20 Differentiating feature of normal squamous cells
Parabasal Intermediate Superficial Cell formation Single cells or sheet Single cells or clump Diameter 15 – 25 um um 33 – 55 um Nucleus Vesicular with finely granular chromatin um Vesicular with finely granular chromatin 8 – 10 um Pyknotic or absent 4 – 6 um Cytoplasm Oval, thick, and dark basophilic Thin, flat or folded, polyhydral, pale basophilic Polyhydral, thin, flat, eosinophilic

21 Feature of cell maturation
Nucleus Cytoplasm Basal cells Reticular chromatin Greenish blue (basophilic) Parabasal and intermediate cells Granular chromatin Yellow Superficial cells Pyknotic chromatin Red (acidophilic)

22 Make Pap Smear As thin as possible Properly labeled
Label the slide with pencil on the frosted end. Two slides may be made, one for the spatula and one for the brush (“two-slide” technique). Alternatively, a single slide may be used (the “one-slide” technique) in which the brush is spread on one half the slide and the spatula is used on the other half. Both techniques give good results.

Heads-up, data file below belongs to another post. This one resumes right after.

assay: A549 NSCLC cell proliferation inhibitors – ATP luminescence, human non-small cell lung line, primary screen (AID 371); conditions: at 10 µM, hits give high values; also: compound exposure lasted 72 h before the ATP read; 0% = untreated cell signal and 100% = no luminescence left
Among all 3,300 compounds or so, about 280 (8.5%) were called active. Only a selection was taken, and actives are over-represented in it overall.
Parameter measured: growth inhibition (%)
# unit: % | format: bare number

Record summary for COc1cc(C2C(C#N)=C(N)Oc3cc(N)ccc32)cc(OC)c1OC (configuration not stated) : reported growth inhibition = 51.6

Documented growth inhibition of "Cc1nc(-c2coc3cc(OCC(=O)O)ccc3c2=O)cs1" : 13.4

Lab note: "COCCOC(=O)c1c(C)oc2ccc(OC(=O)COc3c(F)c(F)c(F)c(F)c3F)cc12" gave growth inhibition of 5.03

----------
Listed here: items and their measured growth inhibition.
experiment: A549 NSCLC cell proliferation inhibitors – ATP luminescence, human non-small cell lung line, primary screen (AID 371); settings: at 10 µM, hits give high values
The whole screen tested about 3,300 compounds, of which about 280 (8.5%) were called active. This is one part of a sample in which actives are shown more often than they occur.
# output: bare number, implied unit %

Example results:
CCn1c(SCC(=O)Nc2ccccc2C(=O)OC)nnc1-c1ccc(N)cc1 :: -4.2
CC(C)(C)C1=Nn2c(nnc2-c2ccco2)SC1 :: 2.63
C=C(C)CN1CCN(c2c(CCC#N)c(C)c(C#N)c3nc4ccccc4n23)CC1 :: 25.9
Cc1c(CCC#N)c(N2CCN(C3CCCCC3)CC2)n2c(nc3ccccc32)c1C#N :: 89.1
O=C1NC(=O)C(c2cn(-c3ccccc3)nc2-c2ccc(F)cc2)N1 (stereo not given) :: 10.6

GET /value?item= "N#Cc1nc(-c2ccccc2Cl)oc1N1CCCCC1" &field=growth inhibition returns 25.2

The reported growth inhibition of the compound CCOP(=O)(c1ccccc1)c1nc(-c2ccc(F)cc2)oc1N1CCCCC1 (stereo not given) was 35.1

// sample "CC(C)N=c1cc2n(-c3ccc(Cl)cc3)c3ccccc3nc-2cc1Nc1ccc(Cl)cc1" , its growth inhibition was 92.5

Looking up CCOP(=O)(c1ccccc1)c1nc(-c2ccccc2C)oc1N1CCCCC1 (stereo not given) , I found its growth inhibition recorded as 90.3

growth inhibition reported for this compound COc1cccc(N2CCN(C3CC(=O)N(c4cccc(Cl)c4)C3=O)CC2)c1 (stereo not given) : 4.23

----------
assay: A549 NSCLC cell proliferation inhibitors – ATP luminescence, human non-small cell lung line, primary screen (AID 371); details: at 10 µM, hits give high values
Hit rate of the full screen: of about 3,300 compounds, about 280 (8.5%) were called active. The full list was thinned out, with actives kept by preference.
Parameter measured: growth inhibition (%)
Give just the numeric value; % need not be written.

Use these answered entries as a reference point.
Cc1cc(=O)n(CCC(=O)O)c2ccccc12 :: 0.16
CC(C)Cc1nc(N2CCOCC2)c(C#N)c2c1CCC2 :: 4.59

23 Spray with Fixative Within 10-15 seconds
Allow to fully dry before packaging Cytologic Fixative Allow the slides to dry completely before placing them in the Pap smear container. Once dry and packaged, it is best to send them out promptly for interpretation. When operational circumstances disallow prompt sending of the slides, they can be held for weeks to months without significant loss of readability. Make sure the slides are properly labeled and that important clinical information is included with the requisition. Telling the cytologist that the patient has had a hysterectomy will save considerable amounts of time in evaluating the smear. For women who have had a hysterectomy, Pap smears are obtained by using the convex end of the Ayers spatula, scraping it horizontally across the top of the vagina. Then the cytobrush is used to reach into the the right and left top corners of the vagina.

24 Causes of unsatisfactory smear
Air drying smear before fixation ---- less differentiation between cytoplasm and nucleus. Inadequate fixation Uncleaned slides Incorrect staining time Dryness during staining procedures

25 Characters of unsatisfactory smear
Thick Poorly spread Blood smear with clotting

26 Thank you